The trypanosomes in C. gariepinus blood films resemble T. mukasai. Morphological characteristics include a nucleus anterior to the mid-line, similar to the descriptions of Baker (1960), Negm-Eldin (1997), Smit, Davies and Van As (2000) and Ferreira and Avenant-Oldewage (2013). Of the 21 C. gariepinus collected from the Vaal Dam, only 19% (4/21) were infected. Parameters between plasma and serum were similar (Table 1). Significant differences (p < 0.05) were noted between albumin and total plasma protein levels. The two-way ANOVA indicated significant differences between plasma albumin levels between uninfected breeding stock and infected wild caught fish, as well as between uninfected wild caught fish and infected wild caught fish (Table 1). Serum albumin levels differed significantly between uninfected breeding stock and uninfected wild caught fish, as well as between uninfected breeding stock and infected wild caught fish (Table 1). Significant differences in the total plasma protein were seen between all three groups of fish, although total serum protein differed significantly only between uninfected breeding stock and uninfected wild caught fish, uninfected breeding stock and infected wild caught fish, and uninfected wild caught and infected wild caught fish. Total protein in uninfected wild caught fish was significantly higher than in uninfected wild caught fish or uninfected breeding stock fish serum and plasma.
It was also noted that some of the fish collected from the Vaal Dam and Vaal Barrage were infected with Proteocephalus glanduligerus (Janicki, 1928), Tetracampos ciliotheca (Wedl, 1861) and unidentified nematodes, and the parasitemia in these fish was very low. The presence of cestodes was previously recorded from this locality (Madanire-Moyo & Avenant-Oldewage 2013).
Blood parameters are patho-physiological indicators of the whole body and are thus important in diagnosing the health status of fish (Maheswaran et al. 2008). The albumin concentration in fish plasma and serum reflects the health of the animal, liver function, metabolic status and stress conditions (Kovyrshina & Rudneva 2012). Plasma albumin levels were significantly higher (Table 1) in trypanosome infected wild caught fish than in uninfected wild caught and uninfected breeding stock. The lowest levels were observed in uninfected fish reared as breeding stock. In a study done by Kharat and Kothawade (2012) on the haematology of Clarias batrachus (Linnaeus, 1758) with trypanosomosis, higher levels of albumin were reported in infected fish. However, these levels were not significantly different from those of uninfected fish. Osman et al. (2009) reported low serum albumin levels in trypanosome-infected C. gariepinus, which resulted in generalised oedema and haemodilution. In the current study, serum albumin levels were significantly lower for infected wild caught fish when compared to uninfected breeding stock, indicating haemodilution caused by the trypanosome infection. Parasite infection is most likely not the only factor responsible for variation in albumin levels, since it has been noted that diet composition (Chukwuma, Obioma & Christopher 2010; McQueen et al. 2011; Kovyrshina & Rudneva 2012), fish species, age, life cycle stage, sexual maturity, health and environmental factors (Kovyrshina & Rudneva 2012) also affect albumin levels. Thus the high albumin levels observed in uninfected breeding stock may also be attributed to their diet and/or their age (Hasnain et al. 2004).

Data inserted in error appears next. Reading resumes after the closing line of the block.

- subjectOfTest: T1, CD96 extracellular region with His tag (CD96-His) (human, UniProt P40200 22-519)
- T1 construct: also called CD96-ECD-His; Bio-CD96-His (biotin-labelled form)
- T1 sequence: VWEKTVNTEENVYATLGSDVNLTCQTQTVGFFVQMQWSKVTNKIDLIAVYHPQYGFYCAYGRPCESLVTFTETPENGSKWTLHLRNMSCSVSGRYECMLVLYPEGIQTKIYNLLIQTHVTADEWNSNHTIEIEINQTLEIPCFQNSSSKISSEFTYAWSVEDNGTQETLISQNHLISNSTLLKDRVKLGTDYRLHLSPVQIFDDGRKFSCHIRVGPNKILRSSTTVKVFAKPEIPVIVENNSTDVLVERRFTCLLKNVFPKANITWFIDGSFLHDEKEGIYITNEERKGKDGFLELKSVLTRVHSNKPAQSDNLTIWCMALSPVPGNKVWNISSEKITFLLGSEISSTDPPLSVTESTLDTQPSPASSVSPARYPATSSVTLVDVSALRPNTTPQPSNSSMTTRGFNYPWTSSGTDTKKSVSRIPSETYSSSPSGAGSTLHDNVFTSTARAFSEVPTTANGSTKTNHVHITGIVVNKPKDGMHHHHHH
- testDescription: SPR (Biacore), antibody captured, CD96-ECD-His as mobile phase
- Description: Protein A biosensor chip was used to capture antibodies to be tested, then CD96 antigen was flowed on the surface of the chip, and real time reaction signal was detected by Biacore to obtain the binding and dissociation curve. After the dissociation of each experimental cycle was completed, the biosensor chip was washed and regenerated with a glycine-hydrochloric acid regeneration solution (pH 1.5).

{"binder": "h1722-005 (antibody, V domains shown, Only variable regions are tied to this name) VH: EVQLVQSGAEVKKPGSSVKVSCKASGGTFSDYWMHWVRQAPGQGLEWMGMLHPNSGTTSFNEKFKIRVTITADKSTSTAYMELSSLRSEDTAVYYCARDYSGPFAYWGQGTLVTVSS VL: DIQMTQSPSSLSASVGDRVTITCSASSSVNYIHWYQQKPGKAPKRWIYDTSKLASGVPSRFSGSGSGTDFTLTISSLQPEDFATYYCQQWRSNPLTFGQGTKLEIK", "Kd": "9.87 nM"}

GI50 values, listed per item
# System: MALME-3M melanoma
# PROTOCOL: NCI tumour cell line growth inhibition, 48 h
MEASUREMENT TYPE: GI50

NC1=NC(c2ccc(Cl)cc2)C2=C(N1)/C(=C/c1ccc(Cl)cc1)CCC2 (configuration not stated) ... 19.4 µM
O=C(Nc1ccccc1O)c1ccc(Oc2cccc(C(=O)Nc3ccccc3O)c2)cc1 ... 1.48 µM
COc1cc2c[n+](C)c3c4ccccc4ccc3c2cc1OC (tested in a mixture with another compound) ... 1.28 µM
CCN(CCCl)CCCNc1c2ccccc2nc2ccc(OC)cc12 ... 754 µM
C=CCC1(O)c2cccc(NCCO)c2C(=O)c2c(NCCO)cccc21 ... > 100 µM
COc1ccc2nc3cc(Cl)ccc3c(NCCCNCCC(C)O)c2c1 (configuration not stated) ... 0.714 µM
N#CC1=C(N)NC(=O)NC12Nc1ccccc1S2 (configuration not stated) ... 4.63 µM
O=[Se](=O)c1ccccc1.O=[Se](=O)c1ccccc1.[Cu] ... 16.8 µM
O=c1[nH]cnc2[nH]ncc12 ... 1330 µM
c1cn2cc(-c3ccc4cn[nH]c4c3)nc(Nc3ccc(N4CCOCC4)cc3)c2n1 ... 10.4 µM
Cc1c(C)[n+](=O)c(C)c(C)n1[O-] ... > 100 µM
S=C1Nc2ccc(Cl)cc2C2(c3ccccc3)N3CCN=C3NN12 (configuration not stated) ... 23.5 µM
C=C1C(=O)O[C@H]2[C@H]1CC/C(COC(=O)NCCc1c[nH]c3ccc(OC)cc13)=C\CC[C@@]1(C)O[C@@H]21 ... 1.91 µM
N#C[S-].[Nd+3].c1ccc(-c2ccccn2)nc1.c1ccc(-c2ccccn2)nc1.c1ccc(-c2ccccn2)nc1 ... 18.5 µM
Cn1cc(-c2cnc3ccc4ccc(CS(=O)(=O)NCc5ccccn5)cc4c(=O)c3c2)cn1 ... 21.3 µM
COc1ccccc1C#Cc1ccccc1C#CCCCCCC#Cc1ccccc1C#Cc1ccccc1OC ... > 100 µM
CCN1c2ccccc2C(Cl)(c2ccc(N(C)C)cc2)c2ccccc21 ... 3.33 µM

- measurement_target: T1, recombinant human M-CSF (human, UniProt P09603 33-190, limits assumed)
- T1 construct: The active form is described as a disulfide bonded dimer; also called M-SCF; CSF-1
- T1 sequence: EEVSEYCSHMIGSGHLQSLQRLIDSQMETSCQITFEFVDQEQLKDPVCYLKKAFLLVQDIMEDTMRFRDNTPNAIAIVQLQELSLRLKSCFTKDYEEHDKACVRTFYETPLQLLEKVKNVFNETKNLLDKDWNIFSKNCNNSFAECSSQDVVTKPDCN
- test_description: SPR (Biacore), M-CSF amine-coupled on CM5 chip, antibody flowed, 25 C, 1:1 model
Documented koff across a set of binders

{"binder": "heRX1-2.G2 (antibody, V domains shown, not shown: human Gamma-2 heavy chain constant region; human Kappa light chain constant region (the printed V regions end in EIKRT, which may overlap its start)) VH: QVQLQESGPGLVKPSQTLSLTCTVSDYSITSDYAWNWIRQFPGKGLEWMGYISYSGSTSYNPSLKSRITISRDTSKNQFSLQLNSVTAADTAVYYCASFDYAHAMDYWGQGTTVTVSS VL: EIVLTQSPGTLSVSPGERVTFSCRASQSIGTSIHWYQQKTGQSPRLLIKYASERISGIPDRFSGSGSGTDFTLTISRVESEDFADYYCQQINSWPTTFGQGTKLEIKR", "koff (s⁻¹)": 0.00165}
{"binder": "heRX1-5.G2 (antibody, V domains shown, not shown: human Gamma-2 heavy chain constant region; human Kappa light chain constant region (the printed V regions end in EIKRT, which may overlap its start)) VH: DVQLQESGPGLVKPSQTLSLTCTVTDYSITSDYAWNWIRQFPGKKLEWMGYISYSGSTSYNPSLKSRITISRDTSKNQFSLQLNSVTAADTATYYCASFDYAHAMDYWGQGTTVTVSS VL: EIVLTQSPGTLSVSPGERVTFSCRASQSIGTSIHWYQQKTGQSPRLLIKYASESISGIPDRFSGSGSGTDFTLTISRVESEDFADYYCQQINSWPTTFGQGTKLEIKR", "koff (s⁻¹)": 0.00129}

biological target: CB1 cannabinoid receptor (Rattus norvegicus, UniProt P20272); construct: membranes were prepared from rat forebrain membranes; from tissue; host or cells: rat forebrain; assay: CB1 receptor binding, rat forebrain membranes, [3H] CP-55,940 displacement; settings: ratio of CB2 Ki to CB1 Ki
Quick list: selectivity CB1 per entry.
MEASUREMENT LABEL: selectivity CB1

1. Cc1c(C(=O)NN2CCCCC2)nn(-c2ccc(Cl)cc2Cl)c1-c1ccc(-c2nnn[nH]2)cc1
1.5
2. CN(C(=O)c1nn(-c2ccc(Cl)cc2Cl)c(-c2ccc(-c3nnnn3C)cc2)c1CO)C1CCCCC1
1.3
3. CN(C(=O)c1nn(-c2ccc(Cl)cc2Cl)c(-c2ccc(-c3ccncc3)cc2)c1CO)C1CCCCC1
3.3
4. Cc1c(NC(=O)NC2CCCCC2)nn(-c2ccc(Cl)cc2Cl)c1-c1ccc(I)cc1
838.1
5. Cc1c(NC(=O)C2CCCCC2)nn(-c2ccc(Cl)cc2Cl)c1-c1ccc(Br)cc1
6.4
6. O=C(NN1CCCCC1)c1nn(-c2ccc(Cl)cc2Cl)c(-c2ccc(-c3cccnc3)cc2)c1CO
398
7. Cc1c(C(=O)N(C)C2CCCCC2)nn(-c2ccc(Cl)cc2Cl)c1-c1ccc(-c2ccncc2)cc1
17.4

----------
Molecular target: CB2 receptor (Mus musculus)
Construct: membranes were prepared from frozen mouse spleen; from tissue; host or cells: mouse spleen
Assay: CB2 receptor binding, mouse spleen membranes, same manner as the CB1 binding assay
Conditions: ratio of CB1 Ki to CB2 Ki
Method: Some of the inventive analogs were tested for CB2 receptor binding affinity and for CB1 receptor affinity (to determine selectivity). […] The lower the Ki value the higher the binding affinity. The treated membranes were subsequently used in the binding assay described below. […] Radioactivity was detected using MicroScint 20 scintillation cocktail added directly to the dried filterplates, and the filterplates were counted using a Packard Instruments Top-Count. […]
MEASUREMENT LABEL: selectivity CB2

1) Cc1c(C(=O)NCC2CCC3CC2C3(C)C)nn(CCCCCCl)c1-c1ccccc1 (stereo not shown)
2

Low plasma protein levels are often linked to starvation and depletion of energy stores (Lockhart & Metner 1984; Cunjak 1988). Plasma proteins include globulins, fibrinogens and albumins, and are vital in transporting materials via the circulation system (Inyang, Daka & Ogamba 2010). Adams, Brown and Goede (1993) recorded the normal range for total protein to be between 3 g - 6 g/100 mL and Adeyemo et al. (2003) recorded the reference value to be 3.8 mg ± 0.11 mg/100 mL. In the current study, total protein values for all groups were within the range proposed by Adams, Brown and Goede (1993) (Table 1). Uninfected breeding stock levels (plasma and serum) were the lowest, indicting depletion of energy stores (Table 1). Fish infected with trypanosomes had a higher total protein plasma and/or serum levels. According to Khan (1977, 1980), a decrease in plasma protein is associated with trypanosome infections. This was also noted by Smirnova (1970) for serum protein levels of burbot, Lota lota (Linnaeus, 1758), infected with Trypanosoma lotae (Smirnova, 1970) and similarly by Tandon & Joshi (1973) for fish infected with Trypanosoma vittati (Tandon & Joshi, 1973) and Trypanosoma maguri (Tandon & Joshi, 1973).
Wild fishes are frequently infected with a variety of pathogens and are regularly subjected to various stress factors, thus it is difficult to assign abnormalities to any one particular cause (Woo 2006). Future studies should include assessment of other parasites (internal and external) to exclude their effect on blood parameters. Hence the present study should be seen as preliminary.
The University of Johannesburg is thanked for providing infrastructure and funding to Annemariè Avenant-Oldewage.
The authors declare that they have no financial or personal relationship(s) that may have inappropriately influenced them in writing this article.
M.L.F. (University of Johannesburg) was a post-doctorate student and performed analysis on blood and provided the first draft of the manuscript. A.A-O. (University of Johannesburg) was the supervisor and provided input on various drafts of manuscript.
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Postal address:; PO Box DXXIVAuckland Park MMVISouth Africa
Received: 04 Feb. 2013
Accepted: 04 May 2013
Published: 13 June 2013